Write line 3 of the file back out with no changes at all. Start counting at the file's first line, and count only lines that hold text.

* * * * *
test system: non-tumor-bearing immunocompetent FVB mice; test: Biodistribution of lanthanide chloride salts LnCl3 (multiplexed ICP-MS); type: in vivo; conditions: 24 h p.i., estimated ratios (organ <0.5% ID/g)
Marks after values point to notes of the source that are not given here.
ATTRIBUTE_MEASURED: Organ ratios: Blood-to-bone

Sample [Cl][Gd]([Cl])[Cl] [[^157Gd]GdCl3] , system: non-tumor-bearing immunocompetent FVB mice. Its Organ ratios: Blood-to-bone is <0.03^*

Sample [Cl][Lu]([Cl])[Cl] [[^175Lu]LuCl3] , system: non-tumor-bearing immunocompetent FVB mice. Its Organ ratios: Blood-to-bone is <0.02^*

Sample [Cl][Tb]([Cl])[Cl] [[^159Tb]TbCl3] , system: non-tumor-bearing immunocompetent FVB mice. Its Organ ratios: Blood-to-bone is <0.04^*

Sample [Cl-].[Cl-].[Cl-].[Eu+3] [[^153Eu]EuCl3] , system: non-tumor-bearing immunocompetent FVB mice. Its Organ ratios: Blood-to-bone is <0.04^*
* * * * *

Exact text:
ATTRIBUTE_MEASURED: Organ ratios: Blood-to-bone